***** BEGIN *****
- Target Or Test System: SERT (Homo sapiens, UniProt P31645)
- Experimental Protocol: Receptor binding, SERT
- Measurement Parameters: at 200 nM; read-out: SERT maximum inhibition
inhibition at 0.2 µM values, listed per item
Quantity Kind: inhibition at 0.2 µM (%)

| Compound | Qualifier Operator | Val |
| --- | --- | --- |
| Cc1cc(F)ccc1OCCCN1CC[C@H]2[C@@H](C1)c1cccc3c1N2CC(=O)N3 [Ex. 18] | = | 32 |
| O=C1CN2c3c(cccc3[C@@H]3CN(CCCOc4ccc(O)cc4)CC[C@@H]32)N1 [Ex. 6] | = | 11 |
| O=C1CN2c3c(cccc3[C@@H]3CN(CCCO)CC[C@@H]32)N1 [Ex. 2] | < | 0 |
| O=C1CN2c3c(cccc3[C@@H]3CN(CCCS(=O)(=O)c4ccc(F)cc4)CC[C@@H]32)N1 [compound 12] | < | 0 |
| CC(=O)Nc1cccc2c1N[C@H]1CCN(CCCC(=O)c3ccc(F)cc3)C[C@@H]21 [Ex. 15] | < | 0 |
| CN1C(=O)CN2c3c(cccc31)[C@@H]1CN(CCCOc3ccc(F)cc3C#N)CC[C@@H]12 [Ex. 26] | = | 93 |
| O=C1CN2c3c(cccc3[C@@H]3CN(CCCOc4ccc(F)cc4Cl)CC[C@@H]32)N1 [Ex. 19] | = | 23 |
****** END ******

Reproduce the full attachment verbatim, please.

- Target Or Test System: SERT (Homo sapiens, UniProt P31645)
- Experimental Protocol: Receptor binding, SERT
- Measurement Parameters: at 200 nM; read-out: SERT maximum inhibition
inhibition at 0.2 µM values, listed per item
Quantity Kind: inhibition at 0.2 µM (%)

| Compound | Qualifier Operator | Val |
| --- | --- | --- |
| Cc1cc(F)ccc1OCCCN1CC[C@H]2[C@@H](C1)c1cccc3c1N2CC(=O)N3 [Ex. 18] | = | 32 |
| O=C1CN2c3c(cccc3[C@@H]3CN(CCCOc4ccc(O)cc4)CC[C@@H]32)N1 [Ex. 6] | = | 11 |
| O=C1CN2c3c(cccc3[C@@H]3CN(CCCO)CC[C@@H]32)N1 [Ex. 2] | < | 0 |
| O=C1CN2c3c(cccc3[C@@H]3CN(CCCS(=O)(=O)c4ccc(F)cc4)CC[C@@H]32)N1 [compound 12] | < | 0 |
| CC(=O)Nc1cccc2c1N[C@H]1CCN(CCCC(=O)c3ccc(F)cc3)C[C@@H]21 [Ex. 15] | < | 0 |
| CN1C(=O)CN2c3c(cccc31)[C@@H]1CN(CCCOc3ccc(F)cc3C#N)CC[C@@H]12 [Ex. 26] | = | 93 |
| O=C1CN2c3c(cccc3[C@@H]3CN(CCCOc4ccc(F)cc4Cl)CC[C@@H]32)N1 [Ex. 19] | = | 23 |